Nature of sleep
The true nature of sleep has not been completely understood yet, and probably will remain a mystery forever.
Nonetheless, there have been many interesting discoveries and scientific findings on sleep.
Here, we try to explain a few interesting facts about sleep without going
into too much detail.
Generally speaking, sleep is a state which is in contrast with wakefulness. When you are awake, you
can respond more efficiently to external stimuli. When trying to define being asleep, one thing that comes
handy is the lack of goal-directed behaviour (in contrast
to when we are awake). Being asleep is generally thought of as a state in which the skeletal muscles relax.
However, phenomena such as sleepwalking bring some interesting points to the table. Scientists
found that during sleepwalking, a portion of the brain is completely
awake. This is why a sleepwalker can perform certain tasks that you are not usually capable of when
you are fully asleep.
Sleep in animals
In order to find out if other animals sleep in the same way as human beings, scientists use
electroencephalogram (EEG) which records brain activities in terms of electrical signals. It has
been shown that all human beings have more or less the same EEG pattern while sleeping. Furthermore,
this pattern can be used to differentiate if a person is sleeping or not. Similarly, most
mammals and birds show more or less the same EEG pattern while sleeping. However, lizards, snakes,
reptiles, fishes and insects do no show the same pattern. This makes it more difficult to
scientifically differentiate their "sleep" vs awake time. This suggests that the sleep state in some animals
might be closer to wakefulness.
Amount of sleep
Adults typically sleep anywhere between six to nine hours per night. However, over the last few decades, in modern
societies, the number of people who get less than
six hours of sleep has increased drastically. On a separate note, age has a high correlation with the amount of sleep
one should get. For example, on average, an infant spends 16 hours a day sleeping. As he/she ages, this number starts
Our dreams are clearly influenced by what we do during the day. Our brain is complex
enough to divide the night into two phases and process our
memories in different ways during these phases. One of these phases is called slow wave sleep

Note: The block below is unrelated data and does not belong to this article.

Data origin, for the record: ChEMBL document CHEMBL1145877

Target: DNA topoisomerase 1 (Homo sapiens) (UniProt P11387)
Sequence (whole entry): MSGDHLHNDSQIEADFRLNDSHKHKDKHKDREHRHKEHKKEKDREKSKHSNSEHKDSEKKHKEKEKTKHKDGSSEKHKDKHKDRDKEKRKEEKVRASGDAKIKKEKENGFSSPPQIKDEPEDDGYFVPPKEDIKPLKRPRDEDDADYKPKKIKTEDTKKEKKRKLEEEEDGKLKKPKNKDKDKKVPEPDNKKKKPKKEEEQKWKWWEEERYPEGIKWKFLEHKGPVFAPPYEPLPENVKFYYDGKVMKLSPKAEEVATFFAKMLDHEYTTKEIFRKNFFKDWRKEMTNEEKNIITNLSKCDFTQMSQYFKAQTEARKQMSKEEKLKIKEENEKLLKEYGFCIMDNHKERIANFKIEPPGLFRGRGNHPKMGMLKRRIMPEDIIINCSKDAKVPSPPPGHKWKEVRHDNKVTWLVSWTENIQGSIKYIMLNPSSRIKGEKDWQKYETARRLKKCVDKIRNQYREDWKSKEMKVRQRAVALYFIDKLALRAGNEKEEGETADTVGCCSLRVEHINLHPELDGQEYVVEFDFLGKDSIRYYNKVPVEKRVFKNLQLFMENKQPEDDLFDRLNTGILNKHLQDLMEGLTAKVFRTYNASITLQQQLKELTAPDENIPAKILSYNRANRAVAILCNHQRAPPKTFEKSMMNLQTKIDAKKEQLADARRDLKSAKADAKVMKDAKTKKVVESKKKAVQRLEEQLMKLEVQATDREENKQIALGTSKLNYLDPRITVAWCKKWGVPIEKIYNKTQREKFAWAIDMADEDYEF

(SWS) and the other one is called rapid eye movement (REM). We generally dream during both these
phases; but, the nature of our dreams is not the same.
Dreams and our sleep
We saved the best for last. Our dreams are very interesting in nature. Most things we learn
during the day are stored in a structure called hippocampus. While we are in SWS, hippocampus
starts showing movies to our frontal cortex with a very high speed. In general, these are emotionally
charged dreams that are tied to our old memories. Scary nightmares, such as getting buried
alive or a beast sitting on your chest, generally happen during this phase. After this,
our hippocampus shuts down and we transition to REM. This allows our frontal cortex to process the
information. In contrast to SWS, the processing of this information does not happen in a faster
or slower pace and that is why REM feels more real. During this phase, our cortex is trying to
filter the useless memories out.
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One interesting fact about our dreams is that the objects and people are familiar. In our dreams, we typically do
not see people that we absolutely do not know. Events that are happening in our
lives are the building blocks of our dreams. However, our creativity can play an important role
in mixing them up. Moreover, there are studies that suggest our dreams evolve along
with our other cognitive developmental processes as we grow up.
This one might come as a surprise to you. There have been studies that looked at the quality of sleep in
couples. For women, sharing a bed with a partner shown to have a negative impact on
the quality of their sleep. However, if there was a sexual contact prior to sleep, this mitigated
the negative subjective results without changing the objective ones (balance of SWS
and REM was still abnormal though). Nonetheless, for men, the quality of sleep was not affected by the
presence of a partner.
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